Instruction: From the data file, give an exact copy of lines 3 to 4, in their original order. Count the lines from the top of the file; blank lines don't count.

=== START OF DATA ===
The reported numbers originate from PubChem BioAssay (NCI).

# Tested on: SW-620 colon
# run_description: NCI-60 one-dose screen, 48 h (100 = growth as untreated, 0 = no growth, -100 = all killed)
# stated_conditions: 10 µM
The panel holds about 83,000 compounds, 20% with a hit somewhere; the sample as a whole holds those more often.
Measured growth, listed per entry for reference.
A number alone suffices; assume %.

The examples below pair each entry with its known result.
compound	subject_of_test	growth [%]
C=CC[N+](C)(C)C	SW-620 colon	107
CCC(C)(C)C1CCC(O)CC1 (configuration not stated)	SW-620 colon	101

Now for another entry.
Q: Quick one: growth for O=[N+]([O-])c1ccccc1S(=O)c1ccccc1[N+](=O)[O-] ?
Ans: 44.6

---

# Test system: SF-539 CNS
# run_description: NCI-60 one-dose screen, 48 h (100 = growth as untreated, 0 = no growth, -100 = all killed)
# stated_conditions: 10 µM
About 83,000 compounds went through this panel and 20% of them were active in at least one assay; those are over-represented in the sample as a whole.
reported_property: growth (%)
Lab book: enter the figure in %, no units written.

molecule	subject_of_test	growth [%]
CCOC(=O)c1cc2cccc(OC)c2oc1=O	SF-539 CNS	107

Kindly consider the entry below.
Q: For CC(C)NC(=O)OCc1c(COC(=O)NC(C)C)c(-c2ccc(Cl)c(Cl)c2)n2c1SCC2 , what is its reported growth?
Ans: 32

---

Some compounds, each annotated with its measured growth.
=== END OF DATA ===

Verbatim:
# run_description: NCI-60 one-dose screen, 48 h (100 = growth as untreated, 0 = no growth, -100 = all killed)
# stated_conditions: 10 µM